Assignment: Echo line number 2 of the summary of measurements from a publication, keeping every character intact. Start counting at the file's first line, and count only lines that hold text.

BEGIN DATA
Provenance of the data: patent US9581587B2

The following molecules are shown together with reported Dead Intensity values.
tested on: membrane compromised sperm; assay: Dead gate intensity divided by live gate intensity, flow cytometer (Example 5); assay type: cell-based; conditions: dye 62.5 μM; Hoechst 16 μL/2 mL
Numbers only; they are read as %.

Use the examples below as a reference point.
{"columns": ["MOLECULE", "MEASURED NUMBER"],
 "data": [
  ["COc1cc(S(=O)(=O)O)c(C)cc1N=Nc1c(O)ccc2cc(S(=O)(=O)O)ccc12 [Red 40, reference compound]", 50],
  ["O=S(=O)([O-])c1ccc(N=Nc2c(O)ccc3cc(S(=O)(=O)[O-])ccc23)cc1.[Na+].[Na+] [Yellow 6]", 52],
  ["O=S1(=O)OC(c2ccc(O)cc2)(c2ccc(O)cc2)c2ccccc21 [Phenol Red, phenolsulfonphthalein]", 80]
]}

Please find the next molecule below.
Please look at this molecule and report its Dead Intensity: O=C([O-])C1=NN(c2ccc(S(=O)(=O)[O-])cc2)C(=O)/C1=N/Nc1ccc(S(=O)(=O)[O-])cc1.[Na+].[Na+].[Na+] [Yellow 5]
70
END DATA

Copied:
The following molecules are shown together with reported Dead Intensity values.